Wednesday, August 12, 1981


We walked in sun and heat to Tregall, six miles distant along the cliffs. The path was easy to follow but wound up and down steep inclines and although we stopped only once, we seemed to make slow progress. I was really shagged and we were just about to start worrying when Tregall harbour appeared.

The harbour is very narrow, hemmed in by enormous, slate cliffs. The cluster of houses around the harbour date back to the sixteenth century and included, much to my delight, a second hand bookshop which was next door to the hostel. The heat was really sapping, and I again splashed out cash on drinks with gay abandon.

We sat for while on the cliffs near Spriggan Point overlooking the harbour entrance and I felt really low; angry, resentful, frustrated, and bored. The hostel opened at five; it's not as good as the ones at St. Delaward, Porthrose or Quinstow and is a bit more primitive, with rows of beds upstairs like a prison dorm. At teatime our fellow diners consisted of two Englishmen, an American, a German, and a NZ woman who regaled us all with tales of her solo trips in Canada and elsewhere. Much hearty companionship from them all to the exception of guess who.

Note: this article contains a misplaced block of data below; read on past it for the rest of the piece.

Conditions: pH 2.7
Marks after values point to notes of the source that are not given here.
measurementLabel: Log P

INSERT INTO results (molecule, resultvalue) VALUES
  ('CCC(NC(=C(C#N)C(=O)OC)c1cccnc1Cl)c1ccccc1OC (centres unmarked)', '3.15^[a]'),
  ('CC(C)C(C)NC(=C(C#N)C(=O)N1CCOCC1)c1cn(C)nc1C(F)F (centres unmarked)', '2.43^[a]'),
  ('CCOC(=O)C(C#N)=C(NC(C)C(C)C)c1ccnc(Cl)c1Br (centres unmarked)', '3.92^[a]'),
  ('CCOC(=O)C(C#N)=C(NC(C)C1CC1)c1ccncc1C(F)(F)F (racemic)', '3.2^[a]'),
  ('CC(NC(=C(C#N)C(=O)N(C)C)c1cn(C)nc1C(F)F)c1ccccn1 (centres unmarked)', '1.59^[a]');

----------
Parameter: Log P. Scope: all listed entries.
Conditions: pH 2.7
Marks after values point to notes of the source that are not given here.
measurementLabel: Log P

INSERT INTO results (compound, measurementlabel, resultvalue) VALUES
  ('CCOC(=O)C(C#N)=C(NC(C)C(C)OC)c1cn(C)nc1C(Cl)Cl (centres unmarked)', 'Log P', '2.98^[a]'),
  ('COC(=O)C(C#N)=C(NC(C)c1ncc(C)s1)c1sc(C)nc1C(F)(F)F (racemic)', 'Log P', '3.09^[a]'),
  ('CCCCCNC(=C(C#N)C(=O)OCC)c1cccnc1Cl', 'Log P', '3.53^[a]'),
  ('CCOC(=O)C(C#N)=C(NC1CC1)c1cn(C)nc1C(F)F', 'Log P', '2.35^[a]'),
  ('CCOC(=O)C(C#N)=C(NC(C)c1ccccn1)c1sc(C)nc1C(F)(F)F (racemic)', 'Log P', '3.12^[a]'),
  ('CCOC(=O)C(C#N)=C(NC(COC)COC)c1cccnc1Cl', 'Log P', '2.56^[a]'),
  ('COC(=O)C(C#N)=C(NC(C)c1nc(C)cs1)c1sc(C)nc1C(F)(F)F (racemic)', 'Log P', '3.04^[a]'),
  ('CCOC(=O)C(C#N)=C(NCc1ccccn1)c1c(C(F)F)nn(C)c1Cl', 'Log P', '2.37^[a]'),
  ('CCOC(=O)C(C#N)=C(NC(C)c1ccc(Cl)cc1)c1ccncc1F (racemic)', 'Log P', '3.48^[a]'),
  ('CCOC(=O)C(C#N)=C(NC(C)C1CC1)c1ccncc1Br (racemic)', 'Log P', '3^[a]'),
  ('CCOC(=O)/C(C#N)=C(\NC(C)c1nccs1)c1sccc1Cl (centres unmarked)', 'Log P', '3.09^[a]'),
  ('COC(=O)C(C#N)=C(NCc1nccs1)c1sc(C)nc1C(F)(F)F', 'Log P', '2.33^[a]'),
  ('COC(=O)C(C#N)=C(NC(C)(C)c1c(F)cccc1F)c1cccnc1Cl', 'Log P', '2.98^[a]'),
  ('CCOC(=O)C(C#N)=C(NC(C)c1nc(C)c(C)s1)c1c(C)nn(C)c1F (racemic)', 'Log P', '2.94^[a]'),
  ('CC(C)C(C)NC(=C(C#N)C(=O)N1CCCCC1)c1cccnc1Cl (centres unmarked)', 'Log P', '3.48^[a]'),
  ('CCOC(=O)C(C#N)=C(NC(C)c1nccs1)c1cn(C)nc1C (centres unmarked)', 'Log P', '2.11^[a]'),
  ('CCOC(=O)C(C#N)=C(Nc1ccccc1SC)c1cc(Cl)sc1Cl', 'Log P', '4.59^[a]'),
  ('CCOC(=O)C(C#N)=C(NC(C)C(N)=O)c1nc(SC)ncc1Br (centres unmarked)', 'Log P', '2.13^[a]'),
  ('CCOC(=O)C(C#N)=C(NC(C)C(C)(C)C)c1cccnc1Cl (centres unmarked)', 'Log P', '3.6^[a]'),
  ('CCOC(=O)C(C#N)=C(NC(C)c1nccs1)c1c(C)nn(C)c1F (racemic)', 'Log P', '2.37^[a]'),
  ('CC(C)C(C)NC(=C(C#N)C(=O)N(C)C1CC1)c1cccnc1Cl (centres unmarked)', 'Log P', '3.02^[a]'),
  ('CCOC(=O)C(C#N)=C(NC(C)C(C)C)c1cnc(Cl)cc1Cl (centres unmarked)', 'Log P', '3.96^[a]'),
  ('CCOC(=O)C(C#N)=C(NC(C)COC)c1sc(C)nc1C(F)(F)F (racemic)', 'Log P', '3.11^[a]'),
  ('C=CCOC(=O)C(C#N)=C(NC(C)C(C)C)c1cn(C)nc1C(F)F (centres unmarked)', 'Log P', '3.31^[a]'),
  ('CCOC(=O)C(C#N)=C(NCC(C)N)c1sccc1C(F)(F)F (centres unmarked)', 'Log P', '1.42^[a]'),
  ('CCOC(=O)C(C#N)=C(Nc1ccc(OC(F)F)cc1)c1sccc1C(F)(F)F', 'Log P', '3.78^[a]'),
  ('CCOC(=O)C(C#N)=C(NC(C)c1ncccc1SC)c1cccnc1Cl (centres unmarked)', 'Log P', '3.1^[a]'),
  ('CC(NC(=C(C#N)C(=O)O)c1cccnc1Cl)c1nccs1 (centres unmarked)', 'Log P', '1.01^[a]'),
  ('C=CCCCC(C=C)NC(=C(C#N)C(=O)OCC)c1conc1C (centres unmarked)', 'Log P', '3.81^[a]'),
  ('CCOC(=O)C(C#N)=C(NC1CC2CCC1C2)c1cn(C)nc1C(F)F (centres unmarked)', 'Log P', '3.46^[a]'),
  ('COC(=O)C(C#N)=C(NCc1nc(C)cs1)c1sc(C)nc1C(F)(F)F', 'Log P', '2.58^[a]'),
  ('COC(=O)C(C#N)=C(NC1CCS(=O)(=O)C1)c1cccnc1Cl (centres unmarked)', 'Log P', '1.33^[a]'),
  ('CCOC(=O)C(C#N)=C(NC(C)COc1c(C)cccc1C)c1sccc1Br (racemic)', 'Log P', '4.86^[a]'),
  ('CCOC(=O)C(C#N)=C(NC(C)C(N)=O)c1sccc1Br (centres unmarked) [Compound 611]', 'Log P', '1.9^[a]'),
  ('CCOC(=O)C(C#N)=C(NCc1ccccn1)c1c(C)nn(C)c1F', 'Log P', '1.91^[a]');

I sloped off on my own, wrapped up in regrets and self pity but these soon disappeared as I walked along a long, narrow road which seemed to go on for miles. I ended up in the actual village of Tregall itself, and the atmosphere was intense, heightened as it was by the growing twilight. The main street was sunlit and silent and almost deserted, old locals watching St. Gwinear’s Brass Band as it crashed amateurishly through the houses playing the “Floral Dance” followed by dancing girls and kids. Unreal. I also stumbled across the grassy hillocks and mounds of Sancerre Castle, a Norman fort.

I went back for Grant and we both walked up the road again, through Tregall village and beyond this time, down a tiny country lane that was overshadowed by thick, weedy verges. The gloomy hedges created a weird, ancient atmosphere which we both just stood and savoured. Our conversation turned to witchcraft and the paranormal and I got really spooked out by the dark, oppressive trees. We imagined ancient, pagan rituals conducted by hostile insular moon worshipping locals. It has that sort of Wicker Man feeling. We had a real laugh.

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